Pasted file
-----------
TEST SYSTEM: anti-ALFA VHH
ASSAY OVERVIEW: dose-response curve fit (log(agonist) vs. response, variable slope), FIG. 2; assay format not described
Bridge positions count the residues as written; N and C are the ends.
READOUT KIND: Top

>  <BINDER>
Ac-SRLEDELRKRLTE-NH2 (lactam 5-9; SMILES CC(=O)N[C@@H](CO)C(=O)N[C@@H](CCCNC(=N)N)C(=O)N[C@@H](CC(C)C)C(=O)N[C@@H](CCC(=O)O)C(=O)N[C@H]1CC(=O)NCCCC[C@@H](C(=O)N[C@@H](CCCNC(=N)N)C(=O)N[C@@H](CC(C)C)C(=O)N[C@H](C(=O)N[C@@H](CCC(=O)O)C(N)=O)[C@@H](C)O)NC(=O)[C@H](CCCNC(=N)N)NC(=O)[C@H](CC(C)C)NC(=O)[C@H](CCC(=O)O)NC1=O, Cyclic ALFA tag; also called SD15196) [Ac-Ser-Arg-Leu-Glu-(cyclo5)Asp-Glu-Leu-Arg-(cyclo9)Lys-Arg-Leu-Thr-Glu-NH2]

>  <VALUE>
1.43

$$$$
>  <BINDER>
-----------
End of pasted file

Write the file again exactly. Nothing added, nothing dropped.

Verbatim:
TEST SYSTEM: anti-ALFA VHH
ASSAY OVERVIEW: dose-response curve fit (log(agonist) vs. response, variable slope), FIG. 2; assay format not described
Bridge positions count the residues as written; N and C are the ends.
READOUT KIND: Top

>  <BINDER>
Ac-SRLEDELRKRLTE-NH2 (lactam 5-9; SMILES CC(=O)N[C@@H](CO)C(=O)N[C@@H](CCCNC(=N)N)C(=O)N[C@@H](CC(C)C)C(=O)N[C@@H](CCC(=O)O)C(=O)N[C@H]1CC(=O)NCCCC[C@@H](C(=O)N[C@@H](CCCNC(=N)N)C(=O)N[C@@H](CC(C)C)C(=O)N[C@H](C(=O)N[C@@H](CCC(=O)O)C(N)=O)[C@@H](C)O)NC(=O)[C@H](CCCNC(=N)N)NC(=O)[C@H](CC(C)C)NC(=O)[C@H](CCC(=O)O)NC1=O, Cyclic ALFA tag; also called SD15196) [Ac-Ser-Arg-Leu-Glu-(cyclo5)Asp-Glu-Leu-Arg-(cyclo9)Lys-Arg-Leu-Thr-Glu-NH2]

>  <VALUE>
1.43

$$$$
>  <BINDER>